It is as if a house were inhabited by a quarreling family. One would like to intervene before the structure of the house was damaged, the windows smashed, and doors ripped from their hinges. In addition, the earlier the intervention, the less drastic it need be. If one waits, however, until the house is burning down, a whole team of experts may be necessary to save it, or a part of it.
Diagnosis of the functioning of the organism involves attention to the symptoms of the patients. For example, what kind of pain or tension, where and when, the presence or absence of thirst, perspiration, dizziness, tinnitus, emotional upset or stress, attention to food intake, functioning of bowels and urination, the menstrual flow, the condition of the home and work environments, etc.
These findings are combined with observations made by the physician of the complexion and build of the patient, the tongue and later palpation of the pulse at both wrists, and possibly palpation of specific points around the body, which become characteristically tender in certain diseases.
The correlation of all the results of such a procedure is accomplished by means of Chinese medical theory. While the terms employed may sound prosaic in translation, they are in fact technical descriptions of the functional status of the organism, with precise definitions and applications. The use of these technical terms allows the choice to be made of therapeutic agents, whose function is described in similar terms.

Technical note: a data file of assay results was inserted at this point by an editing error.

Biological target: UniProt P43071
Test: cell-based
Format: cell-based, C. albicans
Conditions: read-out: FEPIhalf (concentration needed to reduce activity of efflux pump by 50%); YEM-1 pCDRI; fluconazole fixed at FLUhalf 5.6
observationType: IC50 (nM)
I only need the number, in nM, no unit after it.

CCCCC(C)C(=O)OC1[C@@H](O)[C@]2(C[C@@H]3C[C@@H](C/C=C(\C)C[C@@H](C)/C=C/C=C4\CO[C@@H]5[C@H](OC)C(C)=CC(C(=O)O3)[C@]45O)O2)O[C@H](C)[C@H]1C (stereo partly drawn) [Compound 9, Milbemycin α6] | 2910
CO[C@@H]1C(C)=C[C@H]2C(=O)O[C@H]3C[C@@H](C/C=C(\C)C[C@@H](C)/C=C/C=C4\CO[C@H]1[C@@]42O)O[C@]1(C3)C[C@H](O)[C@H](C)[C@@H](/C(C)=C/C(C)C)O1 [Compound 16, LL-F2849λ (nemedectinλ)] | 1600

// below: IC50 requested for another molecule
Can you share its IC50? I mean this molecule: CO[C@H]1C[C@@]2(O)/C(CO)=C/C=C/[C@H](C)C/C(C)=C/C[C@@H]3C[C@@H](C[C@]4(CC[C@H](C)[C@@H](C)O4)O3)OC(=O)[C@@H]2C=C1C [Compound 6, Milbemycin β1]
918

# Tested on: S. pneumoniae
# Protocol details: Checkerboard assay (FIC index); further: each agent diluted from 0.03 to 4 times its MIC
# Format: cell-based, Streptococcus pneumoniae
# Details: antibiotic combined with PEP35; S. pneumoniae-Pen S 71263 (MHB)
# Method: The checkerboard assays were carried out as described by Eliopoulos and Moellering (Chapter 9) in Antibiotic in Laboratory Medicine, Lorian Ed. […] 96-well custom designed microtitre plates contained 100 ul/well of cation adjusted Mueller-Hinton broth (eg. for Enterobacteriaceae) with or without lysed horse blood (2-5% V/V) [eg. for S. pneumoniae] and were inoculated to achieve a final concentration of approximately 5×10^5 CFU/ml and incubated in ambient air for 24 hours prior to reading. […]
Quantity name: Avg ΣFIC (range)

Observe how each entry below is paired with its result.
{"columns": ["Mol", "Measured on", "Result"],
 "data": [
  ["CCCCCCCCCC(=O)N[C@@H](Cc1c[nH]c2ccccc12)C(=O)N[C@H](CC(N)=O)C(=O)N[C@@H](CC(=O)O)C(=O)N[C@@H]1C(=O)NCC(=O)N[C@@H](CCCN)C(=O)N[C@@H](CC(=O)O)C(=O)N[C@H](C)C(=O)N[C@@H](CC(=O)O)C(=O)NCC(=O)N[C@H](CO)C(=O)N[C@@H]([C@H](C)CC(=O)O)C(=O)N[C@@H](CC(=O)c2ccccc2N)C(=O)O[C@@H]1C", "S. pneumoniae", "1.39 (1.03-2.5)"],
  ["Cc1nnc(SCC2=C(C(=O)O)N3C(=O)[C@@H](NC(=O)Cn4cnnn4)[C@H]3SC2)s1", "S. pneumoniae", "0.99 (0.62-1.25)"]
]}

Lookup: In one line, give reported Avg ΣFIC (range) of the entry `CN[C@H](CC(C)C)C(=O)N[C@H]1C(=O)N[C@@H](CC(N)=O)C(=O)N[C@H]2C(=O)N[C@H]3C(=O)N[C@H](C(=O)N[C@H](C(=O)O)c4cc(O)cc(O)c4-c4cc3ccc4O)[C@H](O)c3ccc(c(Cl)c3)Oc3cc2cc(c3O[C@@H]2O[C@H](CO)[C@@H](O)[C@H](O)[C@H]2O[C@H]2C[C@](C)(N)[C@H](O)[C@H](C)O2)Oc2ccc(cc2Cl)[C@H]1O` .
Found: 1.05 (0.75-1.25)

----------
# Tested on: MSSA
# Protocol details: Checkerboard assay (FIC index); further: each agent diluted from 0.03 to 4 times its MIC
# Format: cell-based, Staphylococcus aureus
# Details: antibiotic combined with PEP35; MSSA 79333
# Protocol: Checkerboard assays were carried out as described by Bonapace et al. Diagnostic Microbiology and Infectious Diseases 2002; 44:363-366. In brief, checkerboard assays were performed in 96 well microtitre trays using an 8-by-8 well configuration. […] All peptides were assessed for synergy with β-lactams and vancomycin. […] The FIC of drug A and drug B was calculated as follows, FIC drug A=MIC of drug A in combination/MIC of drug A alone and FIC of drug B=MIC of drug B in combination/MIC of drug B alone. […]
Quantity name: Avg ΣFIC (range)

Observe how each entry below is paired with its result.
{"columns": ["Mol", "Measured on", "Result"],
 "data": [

For example, a woman with dysmenorrhea may complain of cold aching pain in the abdomen before and during her periods, coupled with a clotted, unsteady menstrual flow, slow pulse, and a white tongue coat. Such a woman may be described as suffering from Cold in the uterus a highly unusual diagnosis from a Western point of view, but one which in Chinese terms allows the selection of herbs with a warming action or a technique such as moxibustion, which can then be applied in such a way as to relieve the woman's pain and prevent its recurrence.
Chinese Medicine has a wide range of therapeutic techniques at its disposal, including herbs, acupuncture, moxibustion, diet, massage, and specialized exercises, some of which involve breath training. Each of these techniques is a field of study with its own specialists, although the training of every Chinese doctor includes at least some introduction to their principles and applications.
However, herbs and acupuncture are by far the predominant modes of therapy in Chinese medicine. Herbs can be applied in decoction (like soups), in powders, pills, plasters, and syrups. Modern dosage forms include instant preparations, ampules, capsules, and even IV drip for emergencies. The most common form, however, still remains the decoction.
Chinese herbs are rarely prescribed by themselves. Following diagnosis, a standard prescription is chosen for the condition, and then sculpted by the addition or deletion of different, but related herbs, until the formula exactly suits the state of the individual patient. The effect of the prescription upon the patient is determined at the next consultation and the herbs again adjusted accordingly.
For the reasons outlined above, Chinese gynecology can be seen to provide a viable complement to Western medicine, in an area where it is much needed. It supplies a comprehensive framework for the classification and treatment of the vague amorphous symptoms accompanying a functional disorder, by re-establishing the proper functioning of the organism with methods both more gentle and more subtle than contemporary medicine can offer. Moreover, when necessary, it's noninvasive, conservative treatment combines well with standard Western medical techniques, as for example in the treatment of structural disease or the side effects of more drastic therapies.
Part 3 of 4